A Texas school has responded to a teen who said on YouTube he was forced to move schools for being gay.
Austin Wallis, a 17-year-old US YouTuber and former student at private Christian school Lutheran High North in Houston, posted a video recently showed him in tears after he recounted a story of how he was called into his principal’s office two weeks ago.
He said: ‘The gist of it was: I had to go back into the closet. Which means I had to delete all my social media, including YouTube. I had to erase my digital impact on the world. And he said I’ll have to do that to stay at the school.’
He did not mention the name of his school or principal in the video.
The Texas Observer has obtained a statement from Wayne Kramer, the executive director of the Lutheran Education Association of Houston. The association oversees three private schools, including Lutheran High North in Houston.
‘Lutheran High North welcomes all students and their families to the LHN community,’ Kramer stated in response to Wallis’s video.
‘We profess and proclaim our Christian beliefs with the foundations and authority taught in the Bible, all within the teachings of the Lutheran Church – Missouri Synod.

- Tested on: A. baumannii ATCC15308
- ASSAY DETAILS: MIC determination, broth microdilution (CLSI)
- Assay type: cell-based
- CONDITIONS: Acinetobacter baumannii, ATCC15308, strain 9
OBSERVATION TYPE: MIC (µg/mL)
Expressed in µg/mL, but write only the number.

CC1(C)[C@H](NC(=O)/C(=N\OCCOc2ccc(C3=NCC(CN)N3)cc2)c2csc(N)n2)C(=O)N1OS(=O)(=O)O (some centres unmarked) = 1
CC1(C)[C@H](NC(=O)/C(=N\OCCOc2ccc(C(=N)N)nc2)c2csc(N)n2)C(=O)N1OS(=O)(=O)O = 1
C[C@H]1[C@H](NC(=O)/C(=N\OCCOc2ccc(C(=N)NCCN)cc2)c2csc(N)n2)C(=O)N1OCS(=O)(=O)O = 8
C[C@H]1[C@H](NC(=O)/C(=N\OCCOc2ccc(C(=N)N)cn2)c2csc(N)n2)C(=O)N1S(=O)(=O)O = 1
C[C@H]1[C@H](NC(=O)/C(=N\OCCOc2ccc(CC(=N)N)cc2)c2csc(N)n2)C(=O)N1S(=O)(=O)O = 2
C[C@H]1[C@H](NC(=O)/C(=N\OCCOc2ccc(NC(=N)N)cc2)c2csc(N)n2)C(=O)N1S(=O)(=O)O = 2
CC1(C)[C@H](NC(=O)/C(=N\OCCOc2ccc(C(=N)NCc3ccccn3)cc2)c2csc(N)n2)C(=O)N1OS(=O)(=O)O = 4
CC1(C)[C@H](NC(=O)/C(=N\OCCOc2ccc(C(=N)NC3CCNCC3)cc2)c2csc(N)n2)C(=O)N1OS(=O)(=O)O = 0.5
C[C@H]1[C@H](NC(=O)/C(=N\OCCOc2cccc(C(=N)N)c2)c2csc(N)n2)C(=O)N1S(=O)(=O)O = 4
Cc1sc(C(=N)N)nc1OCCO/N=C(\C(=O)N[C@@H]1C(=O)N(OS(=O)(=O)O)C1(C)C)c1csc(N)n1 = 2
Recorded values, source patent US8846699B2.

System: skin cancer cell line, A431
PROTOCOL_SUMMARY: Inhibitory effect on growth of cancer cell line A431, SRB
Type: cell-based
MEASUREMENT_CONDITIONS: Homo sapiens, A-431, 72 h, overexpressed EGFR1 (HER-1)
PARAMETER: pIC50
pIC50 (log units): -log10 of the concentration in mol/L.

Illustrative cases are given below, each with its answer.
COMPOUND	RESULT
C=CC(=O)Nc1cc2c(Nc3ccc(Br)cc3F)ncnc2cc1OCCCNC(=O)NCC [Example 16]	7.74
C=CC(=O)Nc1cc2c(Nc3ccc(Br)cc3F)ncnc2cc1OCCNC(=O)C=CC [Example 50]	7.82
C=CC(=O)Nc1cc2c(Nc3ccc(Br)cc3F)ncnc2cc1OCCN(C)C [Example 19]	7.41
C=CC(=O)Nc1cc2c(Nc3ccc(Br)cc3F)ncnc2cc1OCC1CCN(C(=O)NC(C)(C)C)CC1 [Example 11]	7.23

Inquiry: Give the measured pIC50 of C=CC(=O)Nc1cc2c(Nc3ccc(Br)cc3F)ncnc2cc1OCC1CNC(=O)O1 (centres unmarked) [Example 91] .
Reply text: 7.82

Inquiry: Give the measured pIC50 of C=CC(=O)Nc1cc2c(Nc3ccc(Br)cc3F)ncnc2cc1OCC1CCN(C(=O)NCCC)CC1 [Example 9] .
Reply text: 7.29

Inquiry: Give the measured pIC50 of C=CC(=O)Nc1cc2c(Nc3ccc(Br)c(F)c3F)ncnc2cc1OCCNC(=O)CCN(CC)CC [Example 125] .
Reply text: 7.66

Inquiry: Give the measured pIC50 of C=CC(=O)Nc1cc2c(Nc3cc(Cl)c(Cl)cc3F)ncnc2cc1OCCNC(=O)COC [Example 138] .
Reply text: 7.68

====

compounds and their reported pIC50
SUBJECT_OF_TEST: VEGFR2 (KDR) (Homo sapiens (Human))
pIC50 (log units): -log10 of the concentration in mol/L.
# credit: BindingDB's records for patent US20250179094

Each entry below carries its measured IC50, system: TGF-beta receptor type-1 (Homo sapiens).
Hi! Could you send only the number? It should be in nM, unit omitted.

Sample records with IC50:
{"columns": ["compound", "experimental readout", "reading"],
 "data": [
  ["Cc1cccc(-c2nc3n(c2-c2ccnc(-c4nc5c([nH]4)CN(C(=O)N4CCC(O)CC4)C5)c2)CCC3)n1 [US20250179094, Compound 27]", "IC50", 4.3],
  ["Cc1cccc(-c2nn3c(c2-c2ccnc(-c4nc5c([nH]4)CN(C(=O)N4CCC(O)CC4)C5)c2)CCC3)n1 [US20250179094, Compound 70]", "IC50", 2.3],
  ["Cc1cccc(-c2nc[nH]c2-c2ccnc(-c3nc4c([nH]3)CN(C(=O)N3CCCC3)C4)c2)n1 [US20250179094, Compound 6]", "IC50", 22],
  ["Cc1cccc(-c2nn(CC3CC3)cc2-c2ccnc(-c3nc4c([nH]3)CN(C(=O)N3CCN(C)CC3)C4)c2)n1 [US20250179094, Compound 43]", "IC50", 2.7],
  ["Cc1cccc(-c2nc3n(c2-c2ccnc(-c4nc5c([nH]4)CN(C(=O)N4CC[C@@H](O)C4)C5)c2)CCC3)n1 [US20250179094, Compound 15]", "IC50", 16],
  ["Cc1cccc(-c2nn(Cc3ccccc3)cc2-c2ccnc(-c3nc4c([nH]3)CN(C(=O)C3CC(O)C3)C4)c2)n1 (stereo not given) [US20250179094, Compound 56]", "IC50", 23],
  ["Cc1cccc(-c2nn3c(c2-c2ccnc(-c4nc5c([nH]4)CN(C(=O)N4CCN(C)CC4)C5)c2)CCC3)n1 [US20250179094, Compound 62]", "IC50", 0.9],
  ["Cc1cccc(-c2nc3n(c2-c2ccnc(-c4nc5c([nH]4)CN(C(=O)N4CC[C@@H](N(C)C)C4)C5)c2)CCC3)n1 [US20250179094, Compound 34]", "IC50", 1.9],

‘We respectfully require students to adhere to these accepted values and moral beliefs. Sometimes, as in this case, students have to make choices and decide whether their beliefs align with our community and we respect their choices. We also respect student privacy and do not comment on any individual student or their actions.’
Dallas Lusk, the head of Lutheran High North, claimed the allegations were ‘misrepresented’ but made clear students are banned from promoting ‘anything sinful’.
‘Lutheran High North reserves the right, within its sole discretion, to refuse admission of an applicant and/or to discontinue enrollment of a current student participating in, promoting, supporting or condoning: pornography, sexual immorality, homosexual activity or bisexual activity; or displaying an inability or resistance to support the qualities and characteristics required of a Biblically based and Christ-like lifestyle,’ he made clear was in the school’s guide book
In Wallis’ video, the teen said ‘it is ridiculous in this day and age you can be excluded from your own school for being gay’.
‘When I came out I knew I was going to have bullies, and I knew people were not going to be OK with it,’ he said. ‘But I never expected it to be from the people who were supposed to protect you from the bullies.’